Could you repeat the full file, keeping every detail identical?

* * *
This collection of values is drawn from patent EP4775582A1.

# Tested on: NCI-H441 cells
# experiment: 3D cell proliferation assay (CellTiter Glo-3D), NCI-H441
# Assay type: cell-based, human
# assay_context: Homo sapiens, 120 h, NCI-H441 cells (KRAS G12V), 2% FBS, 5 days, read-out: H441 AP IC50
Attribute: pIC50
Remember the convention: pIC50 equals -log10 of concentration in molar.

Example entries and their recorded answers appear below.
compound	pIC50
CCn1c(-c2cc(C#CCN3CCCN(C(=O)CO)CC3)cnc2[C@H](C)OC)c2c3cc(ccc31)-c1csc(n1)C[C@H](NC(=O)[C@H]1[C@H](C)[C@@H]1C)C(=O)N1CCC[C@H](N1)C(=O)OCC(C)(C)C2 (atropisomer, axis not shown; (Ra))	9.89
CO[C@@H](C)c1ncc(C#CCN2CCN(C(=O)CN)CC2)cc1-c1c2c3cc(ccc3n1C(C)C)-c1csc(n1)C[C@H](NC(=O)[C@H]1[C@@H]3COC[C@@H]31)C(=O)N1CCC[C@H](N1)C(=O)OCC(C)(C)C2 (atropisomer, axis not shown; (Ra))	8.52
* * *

This collection of values is drawn from patent EP4775582A1.

# Tested on: NCI-H441 cells
# experiment: 3D cell proliferation assay (CellTiter Glo-3D), NCI-H441
# Assay type: cell-based, human
# assay_context: Homo sapiens, 120 h, NCI-H441 cells (KRAS G12V), 2% FBS, 5 days, read-out: H441 AP IC50
Attribute: pIC50
Remember the convention: pIC50 equals -log10 of concentration in molar.

Example entries and their recorded answers appear below.
compound	pIC50
CCn1c(-c2cc(C#CCN3CCCN(C(=O)CO)CC3)cnc2[C@H](C)OC)c2c3cc(ccc31)-c1csc(n1)C[C@H](NC(=O)[C@H]1[C@H](C)[C@@H]1C)C(=O)N1CCC[C@H](N1)C(=O)OCC(C)(C)C2 (atropisomer, axis not shown; (Ra))	9.89
CO[C@@H](C)c1ncc(C#CCN2CCN(C(=O)CN)CC2)cc1-c1c2c3cc(ccc3n1C(C)C)-c1csc(n1)C[C@H](NC(=O)[C@H]1[C@@H]3COC[C@@H]31)C(=O)N1CCC[C@H](N1)C(=O)OCC(C)(C)C2 (atropisomer, axis not shown; (Ra))	8.52